In terms of domestic violence Gauteng remained the highest, with 48 825 new cases, whilst the Western Cape reported 47 105 new cases, and Kwa Zulu Natal reported 41 239 new cases.
Ms Kamtoula then took the Committee through the budget allocations from 2013 to 2015. The amount of R22 million had been allocated to the 22 dedicated sexual offences courts, R7 million has been allocated to other sexual offences services and R10 million would be allocated to victim support services, over a three year term. Additionally, Ms Kamtoula explained that R4 million would be provided to run domestic violence campaigns and R10 million would be spent on domestic violence court-based support services.
DoJ&CD has allocated R300 000 towards research into domestic violence. The research would determine a national strategy on better preventing domestic violence, especially in provinces where there was a high level of violence perpetuated against women.
In addition, the sum of R350 000 was specifically set aside for research that would address violence against lesbian, gay, bisexual and trans gender (LGBTI) individuals. Moreover, R349 000 was given to the Gay and Lesbian Memory in Action project. The campaign was intended to build the capacity of lesbian, bisexual and gender-variant women in urban townships, through art based mediums. The campaign hoped to deepen the understanding of the relationship between violence and discrimination experienced by lesbian, bisexual, and gender-variant women, and the cultural and religious beliefs that underpinned their experiences.
Ms Kamtoula then listed a number of specific interventions that would be receiving funding. A study on the viability of using a cell phone game on sexual offences to educate adolescents received R250 000. A feasibility study to re-establish the sexual offences courts received R700 000. Research on the use of anatomically correct dolls received R150 000, and research on the specialised services for victims of sexual offences received R250 000.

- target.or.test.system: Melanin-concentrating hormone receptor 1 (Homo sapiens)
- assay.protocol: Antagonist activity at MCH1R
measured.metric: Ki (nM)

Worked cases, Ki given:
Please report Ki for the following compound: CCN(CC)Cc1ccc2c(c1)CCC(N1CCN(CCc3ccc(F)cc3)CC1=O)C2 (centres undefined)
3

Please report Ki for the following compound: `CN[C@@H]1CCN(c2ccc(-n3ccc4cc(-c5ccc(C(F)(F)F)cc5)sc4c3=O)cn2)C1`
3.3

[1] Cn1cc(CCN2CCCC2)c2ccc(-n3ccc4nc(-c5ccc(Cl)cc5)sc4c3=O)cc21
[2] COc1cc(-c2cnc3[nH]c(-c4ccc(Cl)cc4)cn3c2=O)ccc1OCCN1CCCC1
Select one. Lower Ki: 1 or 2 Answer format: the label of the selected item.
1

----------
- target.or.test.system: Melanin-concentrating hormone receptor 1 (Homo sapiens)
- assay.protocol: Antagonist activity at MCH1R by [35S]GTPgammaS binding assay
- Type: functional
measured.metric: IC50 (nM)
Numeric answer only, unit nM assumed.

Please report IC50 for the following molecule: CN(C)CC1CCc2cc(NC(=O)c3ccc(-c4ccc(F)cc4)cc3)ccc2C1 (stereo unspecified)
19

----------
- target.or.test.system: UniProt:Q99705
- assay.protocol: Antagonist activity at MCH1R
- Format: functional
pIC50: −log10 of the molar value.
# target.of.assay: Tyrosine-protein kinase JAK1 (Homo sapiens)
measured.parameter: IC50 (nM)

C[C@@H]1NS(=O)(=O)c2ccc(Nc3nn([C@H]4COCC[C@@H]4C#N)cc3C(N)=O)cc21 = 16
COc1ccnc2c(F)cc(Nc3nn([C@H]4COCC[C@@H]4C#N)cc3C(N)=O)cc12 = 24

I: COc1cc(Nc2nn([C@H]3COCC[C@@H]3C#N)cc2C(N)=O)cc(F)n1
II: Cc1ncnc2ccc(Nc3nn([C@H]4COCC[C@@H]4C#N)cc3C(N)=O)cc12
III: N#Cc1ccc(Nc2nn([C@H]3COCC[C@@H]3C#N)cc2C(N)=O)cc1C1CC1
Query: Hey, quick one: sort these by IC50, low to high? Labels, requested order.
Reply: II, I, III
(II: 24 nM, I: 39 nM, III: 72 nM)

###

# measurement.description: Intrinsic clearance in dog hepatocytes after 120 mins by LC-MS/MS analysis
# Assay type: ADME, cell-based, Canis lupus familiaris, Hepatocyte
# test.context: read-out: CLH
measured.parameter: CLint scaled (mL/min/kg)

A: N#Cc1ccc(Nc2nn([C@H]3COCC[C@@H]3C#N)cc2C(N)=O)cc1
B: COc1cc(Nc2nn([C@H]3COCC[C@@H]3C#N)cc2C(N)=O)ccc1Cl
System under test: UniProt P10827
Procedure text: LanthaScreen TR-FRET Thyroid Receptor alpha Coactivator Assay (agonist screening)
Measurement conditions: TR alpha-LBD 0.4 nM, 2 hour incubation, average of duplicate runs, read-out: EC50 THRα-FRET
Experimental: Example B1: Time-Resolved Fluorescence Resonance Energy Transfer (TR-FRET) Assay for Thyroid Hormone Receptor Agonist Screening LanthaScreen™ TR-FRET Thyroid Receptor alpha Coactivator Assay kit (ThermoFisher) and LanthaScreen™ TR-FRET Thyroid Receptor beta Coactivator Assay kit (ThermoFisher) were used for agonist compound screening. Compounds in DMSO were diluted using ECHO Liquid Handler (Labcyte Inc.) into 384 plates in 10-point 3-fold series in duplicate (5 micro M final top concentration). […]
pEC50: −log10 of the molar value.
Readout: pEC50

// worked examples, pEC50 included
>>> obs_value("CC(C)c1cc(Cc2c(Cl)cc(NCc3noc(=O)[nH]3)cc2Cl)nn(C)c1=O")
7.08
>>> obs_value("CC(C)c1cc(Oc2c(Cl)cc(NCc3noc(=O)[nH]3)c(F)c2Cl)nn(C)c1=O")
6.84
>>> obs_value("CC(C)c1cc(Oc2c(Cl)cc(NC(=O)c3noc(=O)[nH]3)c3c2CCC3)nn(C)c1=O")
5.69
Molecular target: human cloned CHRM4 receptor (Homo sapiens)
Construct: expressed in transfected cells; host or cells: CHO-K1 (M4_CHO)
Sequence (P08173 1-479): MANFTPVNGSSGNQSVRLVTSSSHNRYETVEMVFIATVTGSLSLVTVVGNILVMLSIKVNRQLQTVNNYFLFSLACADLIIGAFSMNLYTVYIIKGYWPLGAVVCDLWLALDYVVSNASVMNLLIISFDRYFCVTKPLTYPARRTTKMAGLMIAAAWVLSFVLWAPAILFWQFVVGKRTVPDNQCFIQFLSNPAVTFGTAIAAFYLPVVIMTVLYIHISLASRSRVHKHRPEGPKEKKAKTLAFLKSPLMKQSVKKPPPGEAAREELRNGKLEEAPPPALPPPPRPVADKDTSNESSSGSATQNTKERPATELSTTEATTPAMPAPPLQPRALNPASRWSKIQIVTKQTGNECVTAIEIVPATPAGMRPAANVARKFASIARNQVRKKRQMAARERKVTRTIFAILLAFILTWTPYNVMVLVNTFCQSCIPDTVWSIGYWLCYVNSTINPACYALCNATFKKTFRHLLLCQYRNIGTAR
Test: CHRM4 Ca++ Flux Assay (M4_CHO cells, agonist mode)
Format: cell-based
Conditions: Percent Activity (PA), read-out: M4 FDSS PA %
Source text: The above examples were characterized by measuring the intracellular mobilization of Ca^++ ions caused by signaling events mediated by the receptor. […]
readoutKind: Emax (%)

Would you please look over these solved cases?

Ms Kamtoula then went on to explain the spending on research interventions. The Women’s Legal Centre received R350 000 to conduct research on the nature and prevalence of cultural and religious practices that were harmful to women and undermined women’s equality. A campaign called ‘Project Power’ was aiming to produce a study outlining women’s experiences with traditional authorities in the Ndumo area in Kwa Zulu Natal, and this had received R350 000. The Legal Resource Centre received R350 000 to conduct research on the achievements and shortcomings of the Recognition of Customary Marriages Act.
Ms Kamtoula then went into some of the findings of the research study into the re-establishment of the Sexual Offences courts. Firstly, this study had emphasised that there were sufficient grounds for the re-establishment of the Sexual Offences Courts. These courts were in line with the ethos of the objects of the Criminal Law Amendment Act No 32 of 2007, which sought to afford complainants in sexual offences matters the maximum and least traumatising protection. She also highlighted that the
re-establishment of the Sexual Offences Court would reinforce the establishment of a victim-centred court system, that should be prompt, responsive and effective. South Africa was at the forefront of developments with respect to specialised Sexual Offences courts that adopted a victim centred approach. However, the lack of a dedicated budget for the establishment of these courts was the major contributor to their low visibility in rural communities.
When the Sexual Offences courts had initially been established, there were several inherent flaws and there were no properly structured implementation plans, nor was an all-inclusive consultative approach taken in certain areas. Because there were no enabling statutory provisions for the establishment of Sexual Offences Courts, this had not made for a uniform approach to their establishment and operation, and the DoJ&CD had also received too little support from other stakeholders.